The World Health Organization (WHO), in its research on VAW, categorized it as occurring through five stages of the life cycle: “1) pre-birth, 2) infancy, 3) girlhood, 4) adolescence and adulthood and 5) elderly”
In recent years, there has been a trend of approaching VAW at an international level, through instruments such as conventions; or, in the European Union, through directives, such as the directive against s*xual harassment, and the directive against human trafficking.
25 November is the International Day to End Violence against Women! UN Women Executive Director Phumzile Mlambo-Ngcuka calls for action to end violence against women: "Women are beaten in their homes, harassed on the streets, bullied on the internet. Globally, 1 in 3 women will experience physical or s*xual violence at some point in her life. In some conflict situations, it may be more dangerous to be a girl or a woman than to be a soldier. Violence against women has become a real epidemic that must be stopped." Read her full Op-Ed: http://ow.ly/DzQ8C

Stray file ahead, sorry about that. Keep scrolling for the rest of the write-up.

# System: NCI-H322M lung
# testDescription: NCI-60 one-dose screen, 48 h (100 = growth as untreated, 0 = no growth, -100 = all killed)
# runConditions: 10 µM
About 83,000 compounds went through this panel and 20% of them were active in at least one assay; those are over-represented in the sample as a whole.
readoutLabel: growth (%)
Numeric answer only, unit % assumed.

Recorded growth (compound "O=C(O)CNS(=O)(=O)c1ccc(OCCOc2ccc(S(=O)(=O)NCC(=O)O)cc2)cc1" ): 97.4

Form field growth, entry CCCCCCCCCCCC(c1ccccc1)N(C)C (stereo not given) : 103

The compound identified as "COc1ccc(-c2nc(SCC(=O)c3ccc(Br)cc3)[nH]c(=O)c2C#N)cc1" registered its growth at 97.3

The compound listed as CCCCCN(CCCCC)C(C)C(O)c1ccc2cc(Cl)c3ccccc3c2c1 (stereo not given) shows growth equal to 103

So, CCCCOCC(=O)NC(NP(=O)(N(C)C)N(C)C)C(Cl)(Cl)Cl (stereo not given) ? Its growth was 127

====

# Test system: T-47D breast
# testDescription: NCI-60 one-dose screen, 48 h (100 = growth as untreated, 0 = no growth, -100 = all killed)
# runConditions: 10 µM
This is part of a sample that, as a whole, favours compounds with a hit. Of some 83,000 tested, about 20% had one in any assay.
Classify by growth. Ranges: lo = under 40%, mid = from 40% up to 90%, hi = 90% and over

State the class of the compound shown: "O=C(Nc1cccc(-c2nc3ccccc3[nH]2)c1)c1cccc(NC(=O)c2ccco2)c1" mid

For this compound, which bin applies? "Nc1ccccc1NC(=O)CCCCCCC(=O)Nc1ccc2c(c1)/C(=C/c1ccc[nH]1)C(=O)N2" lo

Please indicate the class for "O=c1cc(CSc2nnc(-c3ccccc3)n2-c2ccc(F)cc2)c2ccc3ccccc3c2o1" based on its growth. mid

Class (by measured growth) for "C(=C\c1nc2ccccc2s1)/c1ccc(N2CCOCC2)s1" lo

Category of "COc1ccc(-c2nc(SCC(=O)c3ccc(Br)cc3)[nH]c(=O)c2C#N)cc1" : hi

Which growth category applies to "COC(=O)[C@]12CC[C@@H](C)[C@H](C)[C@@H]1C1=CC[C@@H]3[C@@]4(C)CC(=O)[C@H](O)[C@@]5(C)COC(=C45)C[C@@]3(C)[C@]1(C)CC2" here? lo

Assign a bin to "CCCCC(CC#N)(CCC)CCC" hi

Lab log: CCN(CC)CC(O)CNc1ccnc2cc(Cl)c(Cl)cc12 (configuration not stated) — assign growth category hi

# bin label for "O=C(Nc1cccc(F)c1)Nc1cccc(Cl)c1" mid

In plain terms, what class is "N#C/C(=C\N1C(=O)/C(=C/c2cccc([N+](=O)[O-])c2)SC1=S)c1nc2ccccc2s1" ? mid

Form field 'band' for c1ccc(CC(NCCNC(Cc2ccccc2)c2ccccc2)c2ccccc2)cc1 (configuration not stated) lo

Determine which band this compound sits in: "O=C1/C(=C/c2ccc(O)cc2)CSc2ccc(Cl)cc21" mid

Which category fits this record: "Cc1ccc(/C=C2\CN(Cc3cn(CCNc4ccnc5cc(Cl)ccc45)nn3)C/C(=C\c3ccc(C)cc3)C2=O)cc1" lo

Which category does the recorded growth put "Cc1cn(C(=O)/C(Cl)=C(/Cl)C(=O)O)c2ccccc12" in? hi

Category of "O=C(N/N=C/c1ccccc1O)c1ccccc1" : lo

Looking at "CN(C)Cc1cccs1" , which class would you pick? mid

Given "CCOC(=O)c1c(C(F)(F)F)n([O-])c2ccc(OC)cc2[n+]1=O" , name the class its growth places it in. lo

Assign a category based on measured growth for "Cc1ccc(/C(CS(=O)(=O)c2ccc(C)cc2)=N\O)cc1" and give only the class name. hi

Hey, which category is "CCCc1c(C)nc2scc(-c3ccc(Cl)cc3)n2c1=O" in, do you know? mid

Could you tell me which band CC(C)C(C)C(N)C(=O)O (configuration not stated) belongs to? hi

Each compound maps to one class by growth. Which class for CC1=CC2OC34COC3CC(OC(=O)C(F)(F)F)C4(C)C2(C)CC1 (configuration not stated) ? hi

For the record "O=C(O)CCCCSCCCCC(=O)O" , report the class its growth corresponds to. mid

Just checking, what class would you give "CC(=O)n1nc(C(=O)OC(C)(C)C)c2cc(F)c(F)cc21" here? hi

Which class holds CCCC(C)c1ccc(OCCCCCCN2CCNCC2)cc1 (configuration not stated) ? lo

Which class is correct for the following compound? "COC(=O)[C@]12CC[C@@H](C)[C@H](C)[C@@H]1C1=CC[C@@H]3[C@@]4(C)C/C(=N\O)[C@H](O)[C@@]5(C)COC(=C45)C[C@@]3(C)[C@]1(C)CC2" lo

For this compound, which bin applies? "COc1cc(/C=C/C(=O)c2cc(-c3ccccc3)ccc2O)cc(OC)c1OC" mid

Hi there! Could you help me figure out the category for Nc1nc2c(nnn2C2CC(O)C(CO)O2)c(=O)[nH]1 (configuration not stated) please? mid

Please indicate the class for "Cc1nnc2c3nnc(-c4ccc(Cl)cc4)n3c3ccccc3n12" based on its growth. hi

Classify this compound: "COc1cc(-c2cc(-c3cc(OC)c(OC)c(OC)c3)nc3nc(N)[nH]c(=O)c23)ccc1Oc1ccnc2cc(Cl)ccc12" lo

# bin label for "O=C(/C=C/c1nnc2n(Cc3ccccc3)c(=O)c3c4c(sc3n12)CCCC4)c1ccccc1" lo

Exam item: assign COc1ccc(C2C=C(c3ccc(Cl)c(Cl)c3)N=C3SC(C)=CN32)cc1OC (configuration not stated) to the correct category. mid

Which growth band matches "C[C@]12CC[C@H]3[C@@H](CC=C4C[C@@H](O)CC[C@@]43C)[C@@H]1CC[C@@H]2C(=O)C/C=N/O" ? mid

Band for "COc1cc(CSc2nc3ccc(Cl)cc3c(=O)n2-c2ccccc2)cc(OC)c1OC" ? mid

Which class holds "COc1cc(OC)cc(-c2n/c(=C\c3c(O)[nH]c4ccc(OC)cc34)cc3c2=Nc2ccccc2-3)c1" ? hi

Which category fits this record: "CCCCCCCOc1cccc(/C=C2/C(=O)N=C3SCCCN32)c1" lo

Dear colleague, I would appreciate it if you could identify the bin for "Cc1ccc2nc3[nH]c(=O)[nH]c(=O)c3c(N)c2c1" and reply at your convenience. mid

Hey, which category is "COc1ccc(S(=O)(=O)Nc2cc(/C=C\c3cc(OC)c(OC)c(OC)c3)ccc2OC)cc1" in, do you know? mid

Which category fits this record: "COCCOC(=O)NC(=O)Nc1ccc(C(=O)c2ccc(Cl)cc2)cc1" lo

Far far too common - and sadly often perpetrated by those closest to them.
On - and every day - it’s in our hands to against girls. Find out how: http://uni.cf/dayofthegirl
Gender discrimination makes violence against girls acceptable, feeding cycles of abuse.
Girls must be empowered with the knowledge, skills and options they need to reach their potential. Find out more: http://uni.cf/dayofthegirl
Register now for the 3rd Annual Virtual Menstrual Hygiene Management (MHM) in WASH in Schools (WinS) Conference on 29 October!